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Getting a grip on our asylum seeker whingeing


barbed wireHaving been in international meetings recently as a non-government delegate for the Australian Government with the UNHCR it has been embarrassing when delegates of other countries ask why Australia is so worried about the number of asylum arrivals it is receiving. It is difficult to explain that while, yes, the numbers are nothing compared to those received by many other countries, our nation is not used to it.

There are many and varied reasons why the number of asylum seekers arriving in Australia by plane or by boat ebb and flow. Looking at the patterns over the last 20 years there are clear periods in which numbers have increased or decreased, and they are not necessarily connected to Australian government policy. Yet it is hard to grasp this in the midst of so much political debate over current asylum arrivals by sea.

But my international colleagues are right. We have not historically had the number of asylum seekers crossing our border compared to many other countries. This is because it is hard to get to Australia as a continent surrounded by sea. For a landlocked country with many entry points such as those in Europe, the chances of 'turning back the boats' or in this case 'turning back the trucks' is almost impossible.

Have we just been lucky in the past being so isolated, or is it really Government policy that affects the number of asylum seekers we receive, as we are led to believe about?

It is hard to answer this question without acknowledging our geography. As Jordan (which, along with Pakistan, is the largest recipient of refugees relative to the size of its economy) debates the challenge of having over 102,000 refugees registered with UNHCR and more arriving every day, we do need to acknowledge that with a different geographical location our political debate over who can 'stop' the flow would be irrelevant.

We would have a regular flow despite political rhetoric from either side of government. We would also need to be more strategic in how we receive and process people applying for protection.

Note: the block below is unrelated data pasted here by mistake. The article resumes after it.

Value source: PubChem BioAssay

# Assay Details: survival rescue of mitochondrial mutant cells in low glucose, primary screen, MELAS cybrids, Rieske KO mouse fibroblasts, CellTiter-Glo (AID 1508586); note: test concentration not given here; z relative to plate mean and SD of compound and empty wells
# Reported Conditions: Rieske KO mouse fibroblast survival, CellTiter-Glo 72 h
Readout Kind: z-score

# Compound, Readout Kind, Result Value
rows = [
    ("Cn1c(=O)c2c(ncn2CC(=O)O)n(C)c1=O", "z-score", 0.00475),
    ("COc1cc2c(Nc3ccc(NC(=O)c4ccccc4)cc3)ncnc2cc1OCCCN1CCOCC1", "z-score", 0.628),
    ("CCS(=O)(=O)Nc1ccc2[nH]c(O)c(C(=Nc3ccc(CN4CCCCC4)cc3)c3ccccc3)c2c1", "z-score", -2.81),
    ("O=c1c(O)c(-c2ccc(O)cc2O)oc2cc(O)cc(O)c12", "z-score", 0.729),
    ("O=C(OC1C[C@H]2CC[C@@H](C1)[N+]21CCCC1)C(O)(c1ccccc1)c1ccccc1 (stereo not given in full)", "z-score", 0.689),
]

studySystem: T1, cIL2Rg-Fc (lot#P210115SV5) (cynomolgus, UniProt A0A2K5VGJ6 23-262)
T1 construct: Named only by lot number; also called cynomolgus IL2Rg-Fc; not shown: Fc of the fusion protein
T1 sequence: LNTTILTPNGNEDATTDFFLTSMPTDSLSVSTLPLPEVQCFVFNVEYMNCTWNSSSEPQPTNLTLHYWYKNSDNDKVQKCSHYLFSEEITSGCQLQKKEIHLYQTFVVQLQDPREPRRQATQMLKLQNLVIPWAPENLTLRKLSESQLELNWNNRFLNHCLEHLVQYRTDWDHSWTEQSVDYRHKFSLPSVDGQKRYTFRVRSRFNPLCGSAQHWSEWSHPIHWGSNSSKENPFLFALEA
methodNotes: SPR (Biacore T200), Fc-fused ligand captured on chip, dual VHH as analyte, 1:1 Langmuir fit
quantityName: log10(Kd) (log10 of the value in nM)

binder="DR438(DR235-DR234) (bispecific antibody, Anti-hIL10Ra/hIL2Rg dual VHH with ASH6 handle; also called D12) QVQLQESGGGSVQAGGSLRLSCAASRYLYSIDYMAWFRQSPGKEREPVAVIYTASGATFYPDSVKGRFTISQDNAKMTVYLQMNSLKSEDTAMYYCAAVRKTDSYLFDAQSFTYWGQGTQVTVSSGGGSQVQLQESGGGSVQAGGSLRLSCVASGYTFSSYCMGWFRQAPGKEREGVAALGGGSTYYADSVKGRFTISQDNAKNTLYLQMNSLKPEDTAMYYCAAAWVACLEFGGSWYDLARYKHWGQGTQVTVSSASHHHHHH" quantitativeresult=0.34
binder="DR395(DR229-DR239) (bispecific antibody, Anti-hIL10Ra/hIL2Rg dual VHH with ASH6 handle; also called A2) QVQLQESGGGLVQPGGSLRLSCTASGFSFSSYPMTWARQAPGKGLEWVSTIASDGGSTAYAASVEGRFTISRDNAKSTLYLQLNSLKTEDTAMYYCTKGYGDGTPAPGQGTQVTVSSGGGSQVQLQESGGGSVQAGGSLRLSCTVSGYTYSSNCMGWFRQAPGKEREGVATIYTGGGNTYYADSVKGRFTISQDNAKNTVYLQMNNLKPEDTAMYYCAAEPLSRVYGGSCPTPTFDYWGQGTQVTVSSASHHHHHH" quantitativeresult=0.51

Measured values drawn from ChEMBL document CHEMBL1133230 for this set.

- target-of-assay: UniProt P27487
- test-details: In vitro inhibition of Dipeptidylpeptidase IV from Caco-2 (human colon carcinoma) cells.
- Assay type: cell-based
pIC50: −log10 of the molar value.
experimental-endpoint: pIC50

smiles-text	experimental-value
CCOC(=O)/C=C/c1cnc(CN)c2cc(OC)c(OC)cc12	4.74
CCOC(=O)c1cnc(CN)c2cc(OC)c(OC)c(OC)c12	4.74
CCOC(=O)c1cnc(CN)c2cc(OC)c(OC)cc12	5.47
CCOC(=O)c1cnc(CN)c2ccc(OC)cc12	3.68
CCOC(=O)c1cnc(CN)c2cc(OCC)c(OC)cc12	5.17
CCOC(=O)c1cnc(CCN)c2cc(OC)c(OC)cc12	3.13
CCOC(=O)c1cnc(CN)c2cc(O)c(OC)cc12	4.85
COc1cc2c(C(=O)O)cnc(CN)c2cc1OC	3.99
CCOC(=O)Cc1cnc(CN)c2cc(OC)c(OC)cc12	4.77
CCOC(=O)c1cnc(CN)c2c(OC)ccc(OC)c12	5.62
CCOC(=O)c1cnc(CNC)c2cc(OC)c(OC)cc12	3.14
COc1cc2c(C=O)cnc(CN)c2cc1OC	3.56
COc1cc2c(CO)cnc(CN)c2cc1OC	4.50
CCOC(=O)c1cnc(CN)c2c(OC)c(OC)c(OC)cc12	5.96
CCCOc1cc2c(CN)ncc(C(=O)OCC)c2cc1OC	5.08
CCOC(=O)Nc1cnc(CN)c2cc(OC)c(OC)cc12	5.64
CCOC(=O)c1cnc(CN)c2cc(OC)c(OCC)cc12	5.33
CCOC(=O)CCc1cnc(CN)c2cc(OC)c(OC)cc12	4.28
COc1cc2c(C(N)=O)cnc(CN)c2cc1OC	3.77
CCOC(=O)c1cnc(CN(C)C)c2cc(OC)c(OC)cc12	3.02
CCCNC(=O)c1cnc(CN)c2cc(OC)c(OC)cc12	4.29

In 2009 I led research on international and domestic models of asylum seeker housing. Travelling to the UK, Sweden and Canada to investigate why they provide resources such as housing and welfare payments to asylum seekers, it was apparent that it was grounded in a desire to manage a large number of asylum arrivals.

Housing stock was sourced through private landlords or large housing coporations, private donors subsidised mortgage arrangements with the state and social housing associations. The provision of housing enabled the UK and Swedish governments to manage the dispersal and flow of the number of asylum seekers arriving.

With the increase of the number of families arriving in Australia the Government has recently announced that families will be placed onto bridging visas and allowed to live in the community. While the opportunity to live in the community compared to a detention centre is a welcome move, families are going to struggle to find affordable housing on the 89 per cent of Centrelink benefits they are provided with.

If it is true that Australia is going to start receiving an increased number of asylum arrivals on par with those that many of our first world neighbours have dealt with for so long, how are we going to better manage these arrivals? Clearly overcrowded detention centres and the potential for community based destitution will not cut it.

We need to take a much broader perspective on this issue than what is often represented in our political debate, and investing more into the why and how of people movement across our region over time, to see if there really is a significant increase, and if so how we can manage this reality together with our neighbouring countries. 

Caz Coleman headshotCaz Coleman is a member of the Ministerial Council on Asylum Seekers and Detention. Opinions expressed are her own.

Image from Shutterstock

Topic tags: Caz Coleman, asylum seekers, Nauru, refugees, UNHCR



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Existing comments

Australia! Australia! so fair to behold- While the blue sky is arching above; The stranger should never have need to be told, That the Wattle-bloom means that her heart is of gold. And the Waratah's red with her love. Henry Lawson. God is with those who suffer and not with those who inflict the suffering. He is free only when they are free.

Bernstein | 12 May 2013